George Eliot’s religion is highly interesting, and in many ways it is suggestive and profitable. Her insistence on feeling and sympathy as its main impulses is profoundly significant; but that teaching is as good for Theism or Christianity as for the Religion of Humanity, and needs everywhere to be accepted. In like manner, her altruistic spirit may be accepted and realized by those who can find no sympathy for her intellectual speculations. Love of man, self-sacrifice for human good, cannot be urged by too many teachers. The greater the number of motives leading to that result, the better for man.
Whatever may be said of George Eliot’s philosophy and theology, her moral purpose was sound and her ethical intent noble. She had a strong passion for the ethical life, her convictions regarding it were very deep and earnest, and she dwelt lovingly on all its higher accomplishments. Her books are saturated with moral teaching, and her own life was ordered after a lofty ethical standard. She seems to have yearned most eagerly after a life of moral helpfulness and goodness, and she has made her novels the teachers of a vigorous morality.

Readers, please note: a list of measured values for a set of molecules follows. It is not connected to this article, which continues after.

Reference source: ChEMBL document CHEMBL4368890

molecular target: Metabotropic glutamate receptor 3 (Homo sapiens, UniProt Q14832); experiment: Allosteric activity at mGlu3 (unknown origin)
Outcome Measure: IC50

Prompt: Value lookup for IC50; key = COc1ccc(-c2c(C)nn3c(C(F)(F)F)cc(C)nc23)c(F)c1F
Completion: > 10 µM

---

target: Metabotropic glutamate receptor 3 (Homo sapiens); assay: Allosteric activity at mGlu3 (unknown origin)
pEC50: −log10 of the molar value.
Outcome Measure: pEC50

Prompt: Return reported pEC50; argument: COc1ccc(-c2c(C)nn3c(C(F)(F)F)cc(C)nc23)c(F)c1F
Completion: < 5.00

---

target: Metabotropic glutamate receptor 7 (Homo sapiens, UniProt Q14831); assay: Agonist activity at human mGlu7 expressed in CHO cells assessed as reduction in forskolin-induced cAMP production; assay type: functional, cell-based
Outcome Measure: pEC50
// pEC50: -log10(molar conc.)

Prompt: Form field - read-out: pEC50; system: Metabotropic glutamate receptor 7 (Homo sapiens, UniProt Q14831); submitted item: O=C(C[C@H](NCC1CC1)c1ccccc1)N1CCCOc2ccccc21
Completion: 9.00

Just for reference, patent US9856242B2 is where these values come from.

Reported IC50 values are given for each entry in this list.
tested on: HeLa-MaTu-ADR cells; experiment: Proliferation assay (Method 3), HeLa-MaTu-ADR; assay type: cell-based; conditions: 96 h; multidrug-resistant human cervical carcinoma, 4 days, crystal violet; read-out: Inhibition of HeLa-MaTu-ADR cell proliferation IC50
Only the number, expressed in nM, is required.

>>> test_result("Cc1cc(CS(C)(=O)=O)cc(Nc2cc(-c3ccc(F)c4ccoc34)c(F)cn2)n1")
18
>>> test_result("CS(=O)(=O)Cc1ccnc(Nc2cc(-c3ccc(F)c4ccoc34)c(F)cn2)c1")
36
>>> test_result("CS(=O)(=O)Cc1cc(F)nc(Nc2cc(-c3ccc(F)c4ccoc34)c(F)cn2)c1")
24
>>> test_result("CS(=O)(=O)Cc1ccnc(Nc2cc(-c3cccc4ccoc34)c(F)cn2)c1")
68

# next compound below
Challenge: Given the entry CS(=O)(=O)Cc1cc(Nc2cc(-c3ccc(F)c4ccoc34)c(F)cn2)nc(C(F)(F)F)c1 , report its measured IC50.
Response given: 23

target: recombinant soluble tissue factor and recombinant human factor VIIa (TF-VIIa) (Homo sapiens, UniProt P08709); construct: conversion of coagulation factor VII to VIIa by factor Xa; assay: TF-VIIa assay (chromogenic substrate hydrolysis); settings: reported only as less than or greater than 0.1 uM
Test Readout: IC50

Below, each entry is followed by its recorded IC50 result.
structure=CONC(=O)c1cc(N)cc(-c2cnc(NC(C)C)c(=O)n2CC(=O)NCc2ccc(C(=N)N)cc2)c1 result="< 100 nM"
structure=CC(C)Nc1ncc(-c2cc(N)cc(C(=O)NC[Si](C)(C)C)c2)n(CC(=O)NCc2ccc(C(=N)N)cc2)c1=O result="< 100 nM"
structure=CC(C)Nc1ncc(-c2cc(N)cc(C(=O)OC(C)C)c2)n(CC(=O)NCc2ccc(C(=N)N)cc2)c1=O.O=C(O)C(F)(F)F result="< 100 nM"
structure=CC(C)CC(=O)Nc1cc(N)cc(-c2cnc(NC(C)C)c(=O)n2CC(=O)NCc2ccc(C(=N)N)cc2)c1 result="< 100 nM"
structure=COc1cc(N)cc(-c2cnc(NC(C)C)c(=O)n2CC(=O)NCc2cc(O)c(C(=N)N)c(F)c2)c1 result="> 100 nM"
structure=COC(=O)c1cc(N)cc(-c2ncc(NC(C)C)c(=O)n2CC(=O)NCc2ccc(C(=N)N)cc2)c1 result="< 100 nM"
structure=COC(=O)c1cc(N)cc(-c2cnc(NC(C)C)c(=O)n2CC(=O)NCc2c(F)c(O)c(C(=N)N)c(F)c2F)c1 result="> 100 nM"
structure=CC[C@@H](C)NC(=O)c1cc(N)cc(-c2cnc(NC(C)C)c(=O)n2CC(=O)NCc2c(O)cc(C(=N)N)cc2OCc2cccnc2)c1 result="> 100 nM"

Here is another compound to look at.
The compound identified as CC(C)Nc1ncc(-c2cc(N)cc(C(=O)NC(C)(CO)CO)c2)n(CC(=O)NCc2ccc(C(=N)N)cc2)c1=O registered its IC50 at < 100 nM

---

Her friends bear enthusiastic testimony to the nobleness of her moral life and to her zeal for ethical culture. We are told by one of them that “she had upbuilt with strenuous pains a resolute virtue,” conquering many faults, and gaining a lofty nobleness of spirit. Another has said, that “precious as the writings of George Eliot are and must always be, her life and character were yet more beautiful than they.” Her zeal for morality was very great; she was an ethical prophet; the moral order of life roused her mind to a lofty inspiration. If she could not conceive of God, if she could not believe in immortality, yet she accepted duty as peremptory and absolute. Her faith in duty and charity seemed all the more vigorous and confident because her religion was so attenuated and imperfect. Love of man with her grew into something like that mighty and absorbing love of God which is to be seen in some of the greatest souls. Morality became to her a religion, not so intense as with saints and prophets, but more sympathetic and ardent than with most ethical teachers. She was no stoic, no teacher of moral precepts, no didactic debater about moral duties, no mere dilettante advocate of human rights. She was a warm, tender, yearning, sympathetic, womanly friend of individuals, who hoped great things for humanity, and who believed that man can find happiness and true culture only in a moral life.